LATIN NAMEQuercus petraea
About the Sessile Oak
Reaching heights of up to 40 metres, Sessile Oak (or Common Oak) is the most frequently found species of Oak tree in Ireland. Found on less fertile and more acidic soils than its relative the pedunculate Oak, the tree is mainly found in the midlands, lowlands and around Killarney, Co. Kerry.
The Oak’s bark is grey in colour and usually marked with narrow, shallow fissures. Its leaves are about 12cm long and are oval in shape, with up to nine rounded lobes on each side. Male flowers are catkins up to 8cm long while the female flowers are borne at the end of the shoots. The fruit of the tree is, of course, the acorn and it takes several hundred years to grow to full maturity.
The Oak tree is a symbol of strength and fertility in Ireland and is considered to be the king of trees. It was considered to be sacred by the Celts and in the Brehon Laws of the 8th Century, you had to forfeit two cows if you were found guilty of cutting an Oak down. Its wood is also of good quality and has been put to many uses over the years. Found on the walk up to Cheetah Hill within Fota Wildlife Park.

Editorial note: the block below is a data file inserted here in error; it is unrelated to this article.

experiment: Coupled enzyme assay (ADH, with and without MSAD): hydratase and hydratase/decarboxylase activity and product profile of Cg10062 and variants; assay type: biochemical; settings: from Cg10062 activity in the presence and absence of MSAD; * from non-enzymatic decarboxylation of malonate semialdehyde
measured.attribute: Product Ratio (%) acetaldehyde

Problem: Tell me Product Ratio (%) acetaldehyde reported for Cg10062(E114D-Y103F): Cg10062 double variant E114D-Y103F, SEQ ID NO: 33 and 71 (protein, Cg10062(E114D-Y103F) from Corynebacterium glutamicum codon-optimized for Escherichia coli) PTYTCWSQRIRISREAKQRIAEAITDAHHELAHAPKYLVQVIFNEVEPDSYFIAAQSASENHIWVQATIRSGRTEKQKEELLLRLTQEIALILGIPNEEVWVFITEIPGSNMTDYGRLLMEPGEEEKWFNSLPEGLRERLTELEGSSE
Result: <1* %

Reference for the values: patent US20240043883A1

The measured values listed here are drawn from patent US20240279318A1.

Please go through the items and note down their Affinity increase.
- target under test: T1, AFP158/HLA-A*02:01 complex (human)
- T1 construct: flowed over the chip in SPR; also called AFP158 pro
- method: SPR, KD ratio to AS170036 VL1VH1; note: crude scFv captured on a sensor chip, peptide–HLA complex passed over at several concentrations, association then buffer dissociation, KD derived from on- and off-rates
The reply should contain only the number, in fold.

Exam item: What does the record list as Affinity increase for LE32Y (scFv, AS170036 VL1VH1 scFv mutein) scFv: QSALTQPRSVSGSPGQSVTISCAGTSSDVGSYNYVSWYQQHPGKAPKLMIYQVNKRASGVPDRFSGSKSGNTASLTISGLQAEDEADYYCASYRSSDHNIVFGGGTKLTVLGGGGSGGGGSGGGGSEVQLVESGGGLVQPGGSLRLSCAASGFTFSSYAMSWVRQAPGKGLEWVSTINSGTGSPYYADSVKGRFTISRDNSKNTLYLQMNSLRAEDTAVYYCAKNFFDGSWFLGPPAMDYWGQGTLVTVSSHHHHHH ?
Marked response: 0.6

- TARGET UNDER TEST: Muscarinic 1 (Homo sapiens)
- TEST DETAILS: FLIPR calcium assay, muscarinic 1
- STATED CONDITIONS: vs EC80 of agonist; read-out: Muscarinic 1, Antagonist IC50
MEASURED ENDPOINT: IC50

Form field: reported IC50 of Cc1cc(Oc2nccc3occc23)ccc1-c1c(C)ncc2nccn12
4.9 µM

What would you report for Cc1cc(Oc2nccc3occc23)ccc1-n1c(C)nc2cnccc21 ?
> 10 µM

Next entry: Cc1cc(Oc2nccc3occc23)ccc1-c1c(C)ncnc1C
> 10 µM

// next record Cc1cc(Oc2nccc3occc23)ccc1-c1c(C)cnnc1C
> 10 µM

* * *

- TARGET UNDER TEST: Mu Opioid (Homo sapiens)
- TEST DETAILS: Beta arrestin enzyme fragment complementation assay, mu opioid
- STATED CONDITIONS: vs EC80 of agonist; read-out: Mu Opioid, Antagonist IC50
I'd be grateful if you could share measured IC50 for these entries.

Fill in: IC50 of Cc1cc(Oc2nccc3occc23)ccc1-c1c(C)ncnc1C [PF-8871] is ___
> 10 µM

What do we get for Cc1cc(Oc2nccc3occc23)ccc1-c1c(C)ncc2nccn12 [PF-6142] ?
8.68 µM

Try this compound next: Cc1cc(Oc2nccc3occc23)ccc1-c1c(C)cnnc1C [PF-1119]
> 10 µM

Keep up with the latest from FotaRead more
Fota Wildlife Park is a not for profit organisation and a registered conservation charityRead more
Learn more about breeding programmes run cooperatively with other zoos and wildlife parksRead more